I am in the process of painting my '59 Dorsett Catalina and thought I would pass along some info that might be of help to anyone using "Perfection" paint from Interlux.
This is the third boat I have painted with the product and I have always loved the results. I use the roll & tip method with two coats of finish over two coats of primer. The final result looks like gelcoat and seems to wear just as well. The photo below is of a 28' LandNSea that I did five years before the picture was taken.
My plan is to paint the Catalina hull dark blue and the topsides white. I started aft with two coats of the recommended primer, Epoxy PrimKote, on the transom and splashwell, followed by the first coats of finish, Sno White above and Royal Blue on the transom. The splash well looks great but I quickly ran into a coverage issue on the transom: The Royal Blue would not cover the bright white of the primer. After several coats with little success, I emailed Interlux tech support and quickly received responses from two of their techies. Bottom line was that coverage is an issue for people that are doing roll & tip with dark colors and there is no cure other than multiple coats. (At $100/qrt, not an attractive option!)
They did say that I could try their "Pre-Kote" product under the dark blue. It is not the recommended go-to primer when you are using Perfection, but they said it would work and, most importantly, it comes in gray. I have ordered enough to do the hull and will update this post after I have given it a try.
If anyone else has already solved this problem I would love to hear how they did it. I tried painting the Royal Blue directly over clean and freshly sanded gelcoat but the results were not good. The surface remained very rough and dull after it dried.
I've used the Interlux Perfection on my Century bottom and side panels. (the black on the sides and bottom) It came out ok but I was not really impressed. The bottom was African mahogany treated with CPES. It did have the rough finish and it was glossy but since it was on the bottom it wasn't that much of a concern to me. Painting on the side was over sanded fiberglass. Sanded with 600 grit w/d, no primer and it turned out smooth.
That being said in my opinion, you know what is said about opinions, the cost of the product does not justify the results. I've found that Rustoleum enamel with a hardner additive gives the same hard gloss shine and durability at a fraction of the cost. If you have deep pockets go for the Interlux and extra coats. For practability (?) go with the Rustoleum.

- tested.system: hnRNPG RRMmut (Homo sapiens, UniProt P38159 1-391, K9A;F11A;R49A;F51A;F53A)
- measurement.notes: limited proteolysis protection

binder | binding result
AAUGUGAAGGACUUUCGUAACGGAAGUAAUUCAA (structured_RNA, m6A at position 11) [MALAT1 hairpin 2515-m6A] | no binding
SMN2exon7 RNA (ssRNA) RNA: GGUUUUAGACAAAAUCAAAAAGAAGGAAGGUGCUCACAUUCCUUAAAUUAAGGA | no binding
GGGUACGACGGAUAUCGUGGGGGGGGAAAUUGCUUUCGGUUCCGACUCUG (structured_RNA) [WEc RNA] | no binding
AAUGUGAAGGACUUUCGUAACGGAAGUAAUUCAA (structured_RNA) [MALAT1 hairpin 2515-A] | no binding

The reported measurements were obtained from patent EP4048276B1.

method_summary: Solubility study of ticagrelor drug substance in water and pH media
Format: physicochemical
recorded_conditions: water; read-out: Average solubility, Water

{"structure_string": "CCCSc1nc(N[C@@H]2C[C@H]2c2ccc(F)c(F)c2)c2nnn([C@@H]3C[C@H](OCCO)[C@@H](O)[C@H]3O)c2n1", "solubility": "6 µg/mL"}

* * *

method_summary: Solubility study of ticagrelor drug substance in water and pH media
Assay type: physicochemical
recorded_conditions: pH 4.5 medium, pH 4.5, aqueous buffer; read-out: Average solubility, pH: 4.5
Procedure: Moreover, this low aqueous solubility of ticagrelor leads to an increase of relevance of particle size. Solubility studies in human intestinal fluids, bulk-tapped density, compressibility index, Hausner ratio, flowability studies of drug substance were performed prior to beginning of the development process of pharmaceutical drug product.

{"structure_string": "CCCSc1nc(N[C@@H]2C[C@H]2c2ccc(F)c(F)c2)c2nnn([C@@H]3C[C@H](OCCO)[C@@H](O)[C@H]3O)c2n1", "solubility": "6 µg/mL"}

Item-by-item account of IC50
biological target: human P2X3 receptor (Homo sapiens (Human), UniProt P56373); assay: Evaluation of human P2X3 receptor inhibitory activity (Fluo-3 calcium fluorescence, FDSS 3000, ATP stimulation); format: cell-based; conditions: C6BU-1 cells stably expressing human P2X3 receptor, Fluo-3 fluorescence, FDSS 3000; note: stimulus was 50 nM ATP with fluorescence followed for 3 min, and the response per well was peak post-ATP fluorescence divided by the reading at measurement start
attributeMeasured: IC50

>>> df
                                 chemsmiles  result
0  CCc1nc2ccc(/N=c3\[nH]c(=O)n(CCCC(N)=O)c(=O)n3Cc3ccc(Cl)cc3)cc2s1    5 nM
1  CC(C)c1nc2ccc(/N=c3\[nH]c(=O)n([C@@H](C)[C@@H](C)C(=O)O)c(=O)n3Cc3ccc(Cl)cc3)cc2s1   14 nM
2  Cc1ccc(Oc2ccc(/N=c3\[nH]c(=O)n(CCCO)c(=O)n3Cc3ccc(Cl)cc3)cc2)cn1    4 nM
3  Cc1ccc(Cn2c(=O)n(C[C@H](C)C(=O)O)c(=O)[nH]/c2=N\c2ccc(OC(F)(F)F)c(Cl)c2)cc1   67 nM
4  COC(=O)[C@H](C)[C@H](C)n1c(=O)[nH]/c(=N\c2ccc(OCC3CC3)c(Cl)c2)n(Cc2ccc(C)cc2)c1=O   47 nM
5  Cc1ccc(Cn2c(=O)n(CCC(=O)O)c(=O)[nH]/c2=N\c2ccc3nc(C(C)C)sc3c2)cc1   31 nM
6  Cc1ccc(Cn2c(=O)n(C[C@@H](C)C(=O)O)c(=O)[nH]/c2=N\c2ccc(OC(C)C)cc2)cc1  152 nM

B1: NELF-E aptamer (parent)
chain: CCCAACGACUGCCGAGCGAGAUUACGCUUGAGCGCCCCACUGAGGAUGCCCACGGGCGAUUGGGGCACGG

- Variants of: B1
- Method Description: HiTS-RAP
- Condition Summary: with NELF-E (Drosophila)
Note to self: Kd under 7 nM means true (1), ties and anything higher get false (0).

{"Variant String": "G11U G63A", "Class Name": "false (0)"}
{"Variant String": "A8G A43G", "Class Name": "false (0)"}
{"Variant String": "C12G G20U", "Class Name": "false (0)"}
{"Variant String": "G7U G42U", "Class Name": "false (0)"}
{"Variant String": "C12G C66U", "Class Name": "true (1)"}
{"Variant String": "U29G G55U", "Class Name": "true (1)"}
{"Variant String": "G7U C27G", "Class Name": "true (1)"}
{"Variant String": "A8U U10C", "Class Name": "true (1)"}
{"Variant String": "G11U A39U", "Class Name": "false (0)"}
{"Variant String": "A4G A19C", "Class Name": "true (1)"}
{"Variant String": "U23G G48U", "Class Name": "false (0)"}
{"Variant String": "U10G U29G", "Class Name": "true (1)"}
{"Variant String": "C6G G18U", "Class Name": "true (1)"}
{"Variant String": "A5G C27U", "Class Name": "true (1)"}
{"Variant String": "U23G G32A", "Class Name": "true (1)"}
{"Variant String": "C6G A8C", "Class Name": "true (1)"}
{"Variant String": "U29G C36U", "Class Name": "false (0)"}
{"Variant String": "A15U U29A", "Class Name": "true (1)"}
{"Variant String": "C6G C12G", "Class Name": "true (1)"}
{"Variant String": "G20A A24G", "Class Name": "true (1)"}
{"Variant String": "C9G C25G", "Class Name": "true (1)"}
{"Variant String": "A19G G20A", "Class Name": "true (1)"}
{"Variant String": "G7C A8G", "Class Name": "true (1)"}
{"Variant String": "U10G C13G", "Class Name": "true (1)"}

The Tomahawk is the glossy result of Rustoleum with hardner. No sanding or polishing on the lower. You can see the reflections.
It was all roll and tip.
Thanks for the reply, Away. I can see the results in the pictures and they really came out well. What "hardener" did you use? I did a Google search and found all kinds of suggestions to add to the Rustoleum.
I used Primekote over my old sanded and resurfaced hull as well. Several coats on the bottom per Interlux, sanding, faring and filling pin holes along the way. I alternated tinted primer between coats to ensure coverage, then Snow White. Turned out great. On the topsides it took 3 layers of Primekote and I tinted as well. Picture shows West Systems blue tint added to Primekote prior to mixing in Part B for second coat. Maybe try the blue tint under your dark blue. You can put more in to make in darker, it is very concentrated so add it a few drops at a time. I have 3 videos posted of the hull prep under Lake n Sea in the forum or on the Lake n Sea web site. Working on the prime and paint video now. Top coat color is mixed to match original sea foam / stratocaster guitar / '57 Chevy green thx
I have painted a number of fibreglass boats and outboard motors with PPG car paint. I use their gray epoxy primer, and Omni paint. Omni is a catalyzed polyurethane paint, one shot deal, as opposed to a color coat/clear coat system. I recently saw a Bluejay sailboat that I had restored in 2003, the paint was still shiny. YMMV. I've gotten comments from other boat guys who think that Awlgrip is the only game, they don't know squat.
Very timely topic as I am working toward painting my 61 Buehler, whites sides, red top. I have been following the plan laid out by Jamil Mehdi in the research category of this website but now it looks like there are some more flexible options out there. Is there another plan that ya'll are following or is the Mehdi plan good but just use a different type paint?